Jacob came into the room smiling and answered, "They are your Great, Great Grandparents." Ginny pointed to the carving in the wood and read aloud, "Arnold loves Geneva, 1909." There were also carvings of trees, animals, birds, clouds, and hills. Jacob smiled and said, "There's a wonderful old story about this fireplace, actually the chimney of this fireplace. Jacob leaned against the mantle as Ginny sat on the stone hearth and listened to the story.
Jacob said, "19-year-old Arnold Harnes had told 15-year-old Geneva Ellison that he would marry her as soon as he finished building a home for them. She patiently waited all spring and summer. She would often visit here and bring Arnold food for lunches and suppers. He worked so hard with mules, handsaws, axes, and got free bricks from a local train wreck. Three cars had overturned from a washout and dumped loads of red bricks on a nearby hillside. He worked from sunup to sundown."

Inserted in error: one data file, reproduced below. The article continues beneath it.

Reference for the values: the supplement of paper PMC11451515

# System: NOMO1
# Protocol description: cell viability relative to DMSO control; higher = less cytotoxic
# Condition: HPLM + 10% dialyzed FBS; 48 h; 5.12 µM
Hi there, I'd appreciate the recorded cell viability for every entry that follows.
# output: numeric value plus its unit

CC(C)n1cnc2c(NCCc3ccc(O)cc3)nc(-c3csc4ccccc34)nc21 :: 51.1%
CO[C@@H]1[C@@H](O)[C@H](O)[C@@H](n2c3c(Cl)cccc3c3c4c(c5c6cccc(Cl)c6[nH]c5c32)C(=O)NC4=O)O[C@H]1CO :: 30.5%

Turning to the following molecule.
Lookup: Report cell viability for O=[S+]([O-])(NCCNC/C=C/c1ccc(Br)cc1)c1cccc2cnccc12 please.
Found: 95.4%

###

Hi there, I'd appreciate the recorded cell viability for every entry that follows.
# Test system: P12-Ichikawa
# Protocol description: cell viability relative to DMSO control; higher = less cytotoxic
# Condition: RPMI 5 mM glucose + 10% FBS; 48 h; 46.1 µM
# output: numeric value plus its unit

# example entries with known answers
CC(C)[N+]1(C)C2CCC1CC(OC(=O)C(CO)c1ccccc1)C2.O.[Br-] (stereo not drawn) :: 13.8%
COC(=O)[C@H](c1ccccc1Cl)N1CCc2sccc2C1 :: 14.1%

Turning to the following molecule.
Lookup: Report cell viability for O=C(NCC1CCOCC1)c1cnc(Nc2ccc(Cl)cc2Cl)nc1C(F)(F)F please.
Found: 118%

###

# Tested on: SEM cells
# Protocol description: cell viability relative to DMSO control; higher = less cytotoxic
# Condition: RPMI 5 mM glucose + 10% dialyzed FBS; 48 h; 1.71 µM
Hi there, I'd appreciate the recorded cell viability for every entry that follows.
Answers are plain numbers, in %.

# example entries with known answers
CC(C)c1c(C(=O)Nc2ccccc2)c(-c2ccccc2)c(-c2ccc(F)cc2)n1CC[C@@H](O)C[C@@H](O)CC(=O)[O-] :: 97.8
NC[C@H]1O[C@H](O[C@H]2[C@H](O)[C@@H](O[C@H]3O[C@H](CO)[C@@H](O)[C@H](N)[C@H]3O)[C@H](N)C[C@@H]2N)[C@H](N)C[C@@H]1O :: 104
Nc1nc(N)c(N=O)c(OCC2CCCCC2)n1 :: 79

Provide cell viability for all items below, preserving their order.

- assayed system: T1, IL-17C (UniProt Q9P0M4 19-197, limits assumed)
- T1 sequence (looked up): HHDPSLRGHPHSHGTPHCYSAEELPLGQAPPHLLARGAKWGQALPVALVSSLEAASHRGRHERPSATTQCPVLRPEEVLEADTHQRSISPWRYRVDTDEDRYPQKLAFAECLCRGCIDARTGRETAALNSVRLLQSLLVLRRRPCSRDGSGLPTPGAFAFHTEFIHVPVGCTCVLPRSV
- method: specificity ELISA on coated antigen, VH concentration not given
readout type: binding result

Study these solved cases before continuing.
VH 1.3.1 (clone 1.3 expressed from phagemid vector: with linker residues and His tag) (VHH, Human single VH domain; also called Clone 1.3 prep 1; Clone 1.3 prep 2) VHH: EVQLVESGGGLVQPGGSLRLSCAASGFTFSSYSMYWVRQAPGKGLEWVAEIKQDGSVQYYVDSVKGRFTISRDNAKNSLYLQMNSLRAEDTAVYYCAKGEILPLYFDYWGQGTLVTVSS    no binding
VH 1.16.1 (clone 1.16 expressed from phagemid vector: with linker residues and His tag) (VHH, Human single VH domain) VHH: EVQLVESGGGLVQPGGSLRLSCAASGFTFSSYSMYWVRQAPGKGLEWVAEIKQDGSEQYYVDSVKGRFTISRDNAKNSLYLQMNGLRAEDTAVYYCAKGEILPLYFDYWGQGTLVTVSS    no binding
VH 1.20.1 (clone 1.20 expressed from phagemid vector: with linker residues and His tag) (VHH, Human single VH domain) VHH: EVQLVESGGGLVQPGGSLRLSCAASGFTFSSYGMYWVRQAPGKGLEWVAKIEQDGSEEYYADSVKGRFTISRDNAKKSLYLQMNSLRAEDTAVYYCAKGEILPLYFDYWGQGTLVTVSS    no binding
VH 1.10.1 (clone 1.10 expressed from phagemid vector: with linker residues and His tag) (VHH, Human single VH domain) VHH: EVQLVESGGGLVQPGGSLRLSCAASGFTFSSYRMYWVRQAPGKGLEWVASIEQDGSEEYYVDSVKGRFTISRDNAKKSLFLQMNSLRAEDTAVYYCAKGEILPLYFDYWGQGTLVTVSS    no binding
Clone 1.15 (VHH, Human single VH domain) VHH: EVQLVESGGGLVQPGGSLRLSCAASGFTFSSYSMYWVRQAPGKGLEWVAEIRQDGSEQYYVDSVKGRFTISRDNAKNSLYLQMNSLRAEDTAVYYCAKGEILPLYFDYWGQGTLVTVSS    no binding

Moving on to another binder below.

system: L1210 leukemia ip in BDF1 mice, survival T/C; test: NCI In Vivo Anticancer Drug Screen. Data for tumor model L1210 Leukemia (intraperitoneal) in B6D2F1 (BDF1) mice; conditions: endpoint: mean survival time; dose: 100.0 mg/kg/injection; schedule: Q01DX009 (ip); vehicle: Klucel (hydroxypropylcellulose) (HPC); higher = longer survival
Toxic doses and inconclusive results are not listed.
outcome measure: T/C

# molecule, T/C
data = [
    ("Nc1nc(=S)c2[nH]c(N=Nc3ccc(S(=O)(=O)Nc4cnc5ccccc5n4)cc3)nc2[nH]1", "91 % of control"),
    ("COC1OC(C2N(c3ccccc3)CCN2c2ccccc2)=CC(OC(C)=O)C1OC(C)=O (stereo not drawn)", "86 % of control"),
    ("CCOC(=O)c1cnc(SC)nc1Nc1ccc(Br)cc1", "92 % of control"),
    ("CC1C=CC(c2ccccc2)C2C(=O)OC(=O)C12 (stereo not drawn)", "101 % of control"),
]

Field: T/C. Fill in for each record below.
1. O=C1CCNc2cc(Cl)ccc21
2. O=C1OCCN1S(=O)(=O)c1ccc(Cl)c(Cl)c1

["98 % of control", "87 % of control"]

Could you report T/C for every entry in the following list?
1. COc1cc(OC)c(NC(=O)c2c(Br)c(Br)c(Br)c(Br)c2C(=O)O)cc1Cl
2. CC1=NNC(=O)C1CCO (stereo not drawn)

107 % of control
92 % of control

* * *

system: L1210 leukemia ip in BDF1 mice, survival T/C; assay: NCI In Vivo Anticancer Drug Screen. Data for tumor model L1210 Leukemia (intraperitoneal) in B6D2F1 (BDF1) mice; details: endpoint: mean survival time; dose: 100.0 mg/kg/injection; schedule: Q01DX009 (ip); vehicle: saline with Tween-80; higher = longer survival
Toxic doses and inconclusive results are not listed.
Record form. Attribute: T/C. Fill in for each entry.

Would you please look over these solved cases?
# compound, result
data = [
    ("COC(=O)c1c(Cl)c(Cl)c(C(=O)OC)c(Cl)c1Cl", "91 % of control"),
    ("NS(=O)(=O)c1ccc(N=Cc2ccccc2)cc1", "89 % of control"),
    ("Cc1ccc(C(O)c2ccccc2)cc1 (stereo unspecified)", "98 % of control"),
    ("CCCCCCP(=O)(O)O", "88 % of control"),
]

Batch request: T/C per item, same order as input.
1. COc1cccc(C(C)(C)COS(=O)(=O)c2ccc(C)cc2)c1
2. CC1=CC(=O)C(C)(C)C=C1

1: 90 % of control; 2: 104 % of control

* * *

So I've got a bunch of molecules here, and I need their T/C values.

Ginny asked, "Why didn't she help him build the house?" Jacob answered, "It was just different times. He was stubborn and she was letting him be stubborn. Grandpa told me that his Grandpa Arnold always said, "A man does what a man does and a woman does what a man don't." Jacob smiled and went on, "Arnold fell off the roof in mid-October of 1899. He busted a couple of ribs and sprained his ankle badly. He was working on finishing the outside part of the chimney and was about halfway finished."
Jacob continued, "I was told that Geneva came by on a Sunday. Arnold told her that it would be the next spring before he could finish the house and get married." Ginny's eyes opened wide as she said, "Wow...Grandma Geneva had a lot of patience."